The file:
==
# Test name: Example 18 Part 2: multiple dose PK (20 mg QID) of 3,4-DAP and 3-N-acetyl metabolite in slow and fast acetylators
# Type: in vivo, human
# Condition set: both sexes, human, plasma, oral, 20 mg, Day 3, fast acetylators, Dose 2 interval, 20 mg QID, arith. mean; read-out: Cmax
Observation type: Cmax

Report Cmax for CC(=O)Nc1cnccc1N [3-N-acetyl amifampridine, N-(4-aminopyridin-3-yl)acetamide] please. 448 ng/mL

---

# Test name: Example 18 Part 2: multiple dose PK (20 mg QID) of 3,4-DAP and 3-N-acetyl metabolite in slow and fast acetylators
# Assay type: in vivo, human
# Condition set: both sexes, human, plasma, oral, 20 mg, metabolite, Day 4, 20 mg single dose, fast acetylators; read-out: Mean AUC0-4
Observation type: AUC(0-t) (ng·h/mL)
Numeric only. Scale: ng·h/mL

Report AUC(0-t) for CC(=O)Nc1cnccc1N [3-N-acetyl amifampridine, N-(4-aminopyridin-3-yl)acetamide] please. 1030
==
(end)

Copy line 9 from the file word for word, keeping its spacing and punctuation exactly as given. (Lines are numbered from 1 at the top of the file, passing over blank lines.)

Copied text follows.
# Condition set: both sexes, human, plasma, oral, 20 mg, metabolite, Day 4, 20 mg single dose, fast acetylators; read-out: Mean AUC0-4